The rivalry between the Fengu and the Gcaleka Xhosa, which had previously broken out into war, declined during the era of Jabavu's leadership, as greater unity was encouraged. Nonetheless, some divisions remained. Jabavu's main political rival, Walter Rubusana, was Xhosa. Rubusana's rise in the 1890s was through the new Gcaleka-dominated South African Native National Congress and their newspaper Izwi Labantu ("The Voice of the People") which was financed by Cecil Rhodes. The rise of Xhosa institutions meant that Jabavu and the Fengu were no longer in a position to provide the only leadership in the Cape's Black community.

Over the next few decades, divisions persisted between Jabavu's movement Imbumba ("The Union") and Rubusana's South African Native National Congress. However the rivalry was finally laid to rest and there was union under the newly named African National Congress. One of the early aims of this movement was finally to lay to rest "the aberrations of the Xhosa-Fingo feud."[12][13]

British annexation[edit]

British Kaffraria had been annexed to the Cape Colony in 1866. Barring the brief revolt in 1877 and 1878, when the amaGcaleka turned upon their amaFengu neighbours, the British annexation of land east of the Kei River proceeded fitfully, but generally unimpeded. In September 1879 this was followed by Idutywa Reserve and Mfenguland, and Gcalekaland in 1885. It is assumed that the restructuring of these territories into the divisions of Butterworth, Idutywa, Centani, Nqamakwe, Tsomo and Willowvale dates from these times.

Social change and adaptability[edit]

Originally farmers, the Mfengu had quickly built themselves schools, created and edited their own newspapers, and translated international literature into their language. The reason that the Mfengu were able to adapt so effectively to changing circumstances (like the coming of capitalism and urbanisation) was because they lacked a fixed tribal social-structure and hierarchy (having presumably lost it in their earlier flight from the Zulu). This state of social change and flexibility allowed them to quickly adjust to the European expansion, learn and adapt new techniques, and take advantage of the upheavals that followed. Other tribes were often suspicious of outside ideas and consequently resisted any change to meet the colonial threat. The Fengu had no paramount-chief as other tribes did, but the Cape Commander, Veldman Bikitsha, was a Fengu and held authority over the Fengu's military capacity.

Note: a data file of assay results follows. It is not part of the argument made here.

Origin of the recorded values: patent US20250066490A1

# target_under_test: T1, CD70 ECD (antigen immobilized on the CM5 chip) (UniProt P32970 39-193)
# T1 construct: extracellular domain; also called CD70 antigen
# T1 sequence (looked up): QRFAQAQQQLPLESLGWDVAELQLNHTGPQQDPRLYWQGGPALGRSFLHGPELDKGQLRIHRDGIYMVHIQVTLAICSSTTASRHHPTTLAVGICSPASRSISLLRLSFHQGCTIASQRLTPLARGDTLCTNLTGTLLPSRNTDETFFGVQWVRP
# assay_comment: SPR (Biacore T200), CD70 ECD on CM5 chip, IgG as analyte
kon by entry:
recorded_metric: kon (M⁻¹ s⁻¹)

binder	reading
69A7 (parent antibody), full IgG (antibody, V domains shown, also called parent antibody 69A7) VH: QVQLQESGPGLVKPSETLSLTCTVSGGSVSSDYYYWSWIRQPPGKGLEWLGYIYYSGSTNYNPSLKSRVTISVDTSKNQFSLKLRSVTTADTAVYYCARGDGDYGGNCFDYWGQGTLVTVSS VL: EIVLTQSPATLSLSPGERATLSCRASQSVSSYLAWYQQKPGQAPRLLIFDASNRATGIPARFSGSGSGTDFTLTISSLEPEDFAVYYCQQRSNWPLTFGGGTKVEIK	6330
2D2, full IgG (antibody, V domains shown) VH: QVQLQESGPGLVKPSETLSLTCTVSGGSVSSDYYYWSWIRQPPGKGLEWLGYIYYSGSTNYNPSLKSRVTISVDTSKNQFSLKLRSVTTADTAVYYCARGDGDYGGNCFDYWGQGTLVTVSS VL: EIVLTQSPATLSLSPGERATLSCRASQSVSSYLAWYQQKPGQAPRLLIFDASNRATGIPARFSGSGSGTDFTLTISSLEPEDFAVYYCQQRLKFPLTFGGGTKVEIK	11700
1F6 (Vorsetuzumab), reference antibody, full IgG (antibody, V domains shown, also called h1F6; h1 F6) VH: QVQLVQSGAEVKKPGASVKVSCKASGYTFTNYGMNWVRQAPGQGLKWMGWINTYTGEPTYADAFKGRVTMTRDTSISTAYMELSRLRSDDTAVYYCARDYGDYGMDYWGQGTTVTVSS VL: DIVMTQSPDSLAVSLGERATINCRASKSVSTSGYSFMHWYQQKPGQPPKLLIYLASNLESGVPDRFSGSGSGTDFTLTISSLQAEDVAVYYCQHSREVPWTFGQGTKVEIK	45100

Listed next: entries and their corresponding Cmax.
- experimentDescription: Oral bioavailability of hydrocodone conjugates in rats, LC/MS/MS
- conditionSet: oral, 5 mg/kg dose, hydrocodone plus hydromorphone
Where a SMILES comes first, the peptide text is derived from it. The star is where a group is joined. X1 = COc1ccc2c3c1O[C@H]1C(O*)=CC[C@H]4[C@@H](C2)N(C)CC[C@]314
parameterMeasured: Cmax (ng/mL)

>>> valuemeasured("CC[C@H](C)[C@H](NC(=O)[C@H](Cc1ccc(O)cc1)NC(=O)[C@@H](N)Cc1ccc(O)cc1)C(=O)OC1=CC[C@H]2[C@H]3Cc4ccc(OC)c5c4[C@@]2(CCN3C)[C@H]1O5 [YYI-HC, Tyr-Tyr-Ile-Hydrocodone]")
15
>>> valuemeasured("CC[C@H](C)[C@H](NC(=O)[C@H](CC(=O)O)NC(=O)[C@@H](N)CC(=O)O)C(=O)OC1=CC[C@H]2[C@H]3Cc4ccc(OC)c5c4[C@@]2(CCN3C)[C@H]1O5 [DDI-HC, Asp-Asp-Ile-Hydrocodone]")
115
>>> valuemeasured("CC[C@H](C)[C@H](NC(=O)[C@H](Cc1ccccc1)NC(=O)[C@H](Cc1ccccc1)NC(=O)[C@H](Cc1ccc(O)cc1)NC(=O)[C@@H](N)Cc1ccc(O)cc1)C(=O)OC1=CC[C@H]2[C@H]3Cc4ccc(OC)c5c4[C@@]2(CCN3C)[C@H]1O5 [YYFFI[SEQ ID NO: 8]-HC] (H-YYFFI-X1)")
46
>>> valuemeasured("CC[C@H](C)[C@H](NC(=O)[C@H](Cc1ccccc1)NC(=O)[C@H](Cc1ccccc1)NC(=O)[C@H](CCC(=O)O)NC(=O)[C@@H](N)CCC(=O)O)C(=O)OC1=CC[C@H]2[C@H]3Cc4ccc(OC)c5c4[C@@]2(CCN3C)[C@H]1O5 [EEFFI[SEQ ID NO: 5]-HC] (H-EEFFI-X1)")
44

Many Fengu have also subsequently intermarried with other ethnic groups, particularly with the Xhosa and Zulu, while some still live in Zimbabwe.

Territory (Fingoland/Mfenguland)[edit]

Map of Fingoland (highlighted), and surrounding regions of the Eastern Cape Frontier. 1911.

The region that was later known as the Transkei was originally divided into territories known as the Idutywa Reserve, Fingoland (Mfenguland) and Galekaland (Gcalekaland). Fingoland lay the borderlands in the far south of the Transkei, just north of the Kei River.

Following their annexation by the British however, they were restructured into the divisions of Butterworth, Tsomo and Ngqamakwe for Fingoland; Centani and Willowvale for Galekaland; and Idutywa for the Idutywa Reserve.

Present-day South Africa[edit]

Today virtually all the Mfengu people have intermarried with other ethnic groups particularly with the Xhosa and Zulu. Many are now often considered – especially by outsiders – to be ethnically Xhosa and others Zulu, because of their common language and some similar customs. A considerable number have a mixed racial background, especially in and around the Cape provinces.

See also[edit]

References[edit]

  1. ^ "Nguni", US Library of Congress
  2. ^ Stapleton, Timothy, "The Expansion of a Pseudo-Ethnicity in the Eastern Cape: Reconsidering the Fingo "Exodus"of 1865", The International Journal of African Historical Studies, Vol. 29, No. 2 (1996)
  3. ^ J. Fage, R. Oliver: The Cambridge History of Africa, Volume 6 (1870–1905). Cambridge University Press, 1985, p. 387.
  4. ^ http://eprints.ru.ac.za/1761/1/Spicer-MA-TR78-38.pdf
  5. ^ C. Bundy: The Rise and Fall of South African Peasantry. University of California Press, 1979, p. 83.
  6. ^ Bengt Sundkler, Christopher Steed. "A History of Church in Africa". Cambridge University Press. Retrieved 27 June 2017. 
  7. ^ a b "Fingo leaders gather at Peddie". South African History Online. Retrieved 27 June 2017. 
  8. ^ J. Blumenfeld and M. Nuttall. "Grahamstown's Fingo Village: From Poverty to Paradise?". Reality Publications, Pietermaritzburg, South Africa. Retrieved 19 June 2017. 
  9. ^ "Zimbabwe's Cultural Heritage". Nyathi, Pathisa. Retrieved 27 June 2017. 
  10. ^ "PhD in Xhosa a real milestone". Herald Live. Retrieved 27 June 2017. 
  11. ^ http://ancestry24.com/veldtman-bikitsha/
  12. ^ M.Plaut: Promise and Despair: The First Struggle for a Non-racial South Africa. Jacana, Cape Town. 2016. ISBN 978-1-4314-2375-0. p.24.
  13. ^ "The Arrival of the Mfengu in the Eastern Cape", Illustrated History of South Africa. The Reader's Digest Association South Africa (Pty) Ltd, 1992, p. 107. ISBN 0-947008-90-X.

Public Domain This article incorporates text from a publication now in the public domainChisholm, Hugh, ed. (1911). "article name needed". Encyclopædia Britannica (11th ed.). Cambridge University Press.